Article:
Intel’s 3 big markets here are the video/sensor, industrial, and automotive market. The first and last in particular are areas that the previous E3800 couldn’t readily compete in, due to a lack of processing power for image processing and video encoding. Thanks in big part to the Gen9 GPU and some E3900-specific Image Processing Unit (IPU) changes – the chip can support 15 1080p30 video inputs – Intel can now go after these markets. And that may be the biggest part of this story here for Intel: they haven’t had a part like the E3900 before. The Bay Trail based E3800 had a decent enough CPU, but it’s the E3900 where GPU computing and computer vision become viable, and this is the cornerstone of a lot of new functionality.

Of course, hardware is only part of the picture. Along with the E3900 itself, Intel will also be shipping a number of software libraries to help developers take better advantage of the hardware, and really, bootstrap the whole process. A good deal of this is on the image processing side, providing functions that tap into the hardware’s new image processing capabilities.

Finally, in the first-half of next year, the E3900 series will be joined by the A3900 series. This is an automotive-specific SKU that is rated for higher operational temperatures; 110C versus 85C for the E3900. As we mentioned before automotive is a big part of Intel’s efforts here, and that means matching automotive tolerances. Given the performance of these chips, we don’t get the impression that Intel’s entering the fully autonomous car market right now, but they are hoping to go after some lower hanging fruit with driver assistance and in-car entertainment systems.

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  • Meteor2 - Tuesday, October 25, 2016 - link

    I wonder why there's emphasis on things like 'fast gfx and media processing' with 'smooth rich graphics' when the intended use-cases don't have screens. Reply
  • CaedenV - Tuesday, October 25, 2016 - link

    So your robot can have an LCD face that lets it know when it is displeased with humanity and is about to start an uprising Reply
  • Murloc - Tuesday, October 25, 2016 - link

    well some of the use-cases must have screens since they cite that it supports 3 displays.

    I guess interactive things.
    Reply
  • name99 - Tuesday, October 25, 2016 - link

    I think their dream is that this thing controls your car entertainment system, and thus is driving, eg, a driver screen just below the driving wheel, a console screen between the two front seats, and a back passengers screen.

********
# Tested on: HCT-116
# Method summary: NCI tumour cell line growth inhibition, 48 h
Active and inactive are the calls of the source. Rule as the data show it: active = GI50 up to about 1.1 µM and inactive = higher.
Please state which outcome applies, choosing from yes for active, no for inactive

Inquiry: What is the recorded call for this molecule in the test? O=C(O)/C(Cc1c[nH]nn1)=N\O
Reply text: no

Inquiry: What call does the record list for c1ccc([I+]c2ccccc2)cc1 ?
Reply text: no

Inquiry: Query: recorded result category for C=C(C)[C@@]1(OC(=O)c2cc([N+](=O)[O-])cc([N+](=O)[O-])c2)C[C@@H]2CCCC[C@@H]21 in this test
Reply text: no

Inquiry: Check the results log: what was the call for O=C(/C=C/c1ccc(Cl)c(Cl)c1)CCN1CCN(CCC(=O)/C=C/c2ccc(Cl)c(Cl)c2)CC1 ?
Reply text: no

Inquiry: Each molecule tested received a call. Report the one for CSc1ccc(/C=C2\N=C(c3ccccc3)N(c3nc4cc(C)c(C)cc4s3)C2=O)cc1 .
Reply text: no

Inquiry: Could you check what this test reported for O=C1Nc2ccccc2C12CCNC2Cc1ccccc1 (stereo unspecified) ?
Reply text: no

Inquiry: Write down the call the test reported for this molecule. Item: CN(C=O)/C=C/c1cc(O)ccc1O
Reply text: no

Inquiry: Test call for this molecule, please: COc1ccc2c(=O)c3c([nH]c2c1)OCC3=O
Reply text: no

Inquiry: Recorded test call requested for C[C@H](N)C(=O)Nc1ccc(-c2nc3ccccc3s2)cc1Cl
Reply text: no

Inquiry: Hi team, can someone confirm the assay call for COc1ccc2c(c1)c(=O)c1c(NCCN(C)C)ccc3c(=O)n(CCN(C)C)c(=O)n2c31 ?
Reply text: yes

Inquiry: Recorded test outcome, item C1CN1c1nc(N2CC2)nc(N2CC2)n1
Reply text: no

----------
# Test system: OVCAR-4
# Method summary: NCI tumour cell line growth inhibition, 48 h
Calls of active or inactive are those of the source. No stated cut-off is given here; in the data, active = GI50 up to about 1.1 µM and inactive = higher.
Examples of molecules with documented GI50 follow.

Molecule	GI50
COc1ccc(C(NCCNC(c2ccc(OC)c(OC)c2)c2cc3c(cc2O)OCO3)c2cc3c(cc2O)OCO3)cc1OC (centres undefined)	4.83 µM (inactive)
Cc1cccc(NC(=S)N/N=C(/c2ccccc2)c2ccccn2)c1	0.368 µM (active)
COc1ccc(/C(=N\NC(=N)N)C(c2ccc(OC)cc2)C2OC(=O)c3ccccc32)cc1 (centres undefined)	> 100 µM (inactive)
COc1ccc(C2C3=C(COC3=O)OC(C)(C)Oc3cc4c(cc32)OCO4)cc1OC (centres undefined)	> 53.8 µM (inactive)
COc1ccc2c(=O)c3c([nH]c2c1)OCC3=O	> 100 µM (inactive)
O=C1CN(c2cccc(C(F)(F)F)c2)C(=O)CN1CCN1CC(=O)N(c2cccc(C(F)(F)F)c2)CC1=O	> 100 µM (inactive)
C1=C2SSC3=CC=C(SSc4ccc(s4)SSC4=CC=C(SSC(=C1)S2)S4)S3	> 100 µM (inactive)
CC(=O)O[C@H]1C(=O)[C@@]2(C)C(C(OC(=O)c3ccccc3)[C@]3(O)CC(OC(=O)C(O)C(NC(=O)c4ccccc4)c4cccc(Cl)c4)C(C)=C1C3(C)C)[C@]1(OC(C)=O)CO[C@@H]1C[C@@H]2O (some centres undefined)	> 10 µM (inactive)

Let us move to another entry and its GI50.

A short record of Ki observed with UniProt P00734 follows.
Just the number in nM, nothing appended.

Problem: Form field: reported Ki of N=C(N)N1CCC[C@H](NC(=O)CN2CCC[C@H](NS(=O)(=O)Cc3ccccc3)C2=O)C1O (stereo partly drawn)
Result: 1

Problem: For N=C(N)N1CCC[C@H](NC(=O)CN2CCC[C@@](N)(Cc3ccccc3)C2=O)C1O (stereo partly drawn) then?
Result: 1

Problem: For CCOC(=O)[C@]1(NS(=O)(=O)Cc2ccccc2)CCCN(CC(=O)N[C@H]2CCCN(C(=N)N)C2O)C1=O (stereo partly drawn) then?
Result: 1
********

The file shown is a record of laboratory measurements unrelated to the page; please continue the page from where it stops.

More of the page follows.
Now whether it's cheaper in that role than an ARM solution (which may be multi-chip, but who cares) and whether usable software exists (*cough* Microsoft Sync *cough*) we shall see...
    Reply
  • Ej24 - Tuesday, October 25, 2016 - link

    it's probably more for digital image processing, video encode and decode, audio processing, etc. All of these things can happen without a display on the device doing the compute. GPU's are far better suited for certain tasks so it makes sense to include it even if it's not used for the typical user interface. I'm thinking a wifi connected home security system that can record, compress, and stream over the internet. That's probably a good example. Reply
  • supdawgwtfd - Tuesday, October 25, 2016 - link

    If your think NVR type duties then you may be surprised to know that the NVR itself requires 0 GPU functionality.

    All they do is save the stream supplied by the camera itself.

    So a nice fast CPU is what is needed not a GPU at all.
    Reply
  • State of Affairs - Tuesday, October 25, 2016 - link

    Nice to see new silicon coming from Intel. It should help spur competition.

    However, what is the status on Denverton? Anandtech had an article up back in July 15 discussing Denverton. The article included pictures of a developmental motherboard. But there was no information released during IDF in August.
    Reply
  • Jhlot - Tuesday, October 25, 2016 - link

    Where is the Goldmont with no EUs and lots of cores, the Avoton successor? Reply
  • State of Affairs - Tuesday, October 25, 2016 - link

    That's Denverton. Reply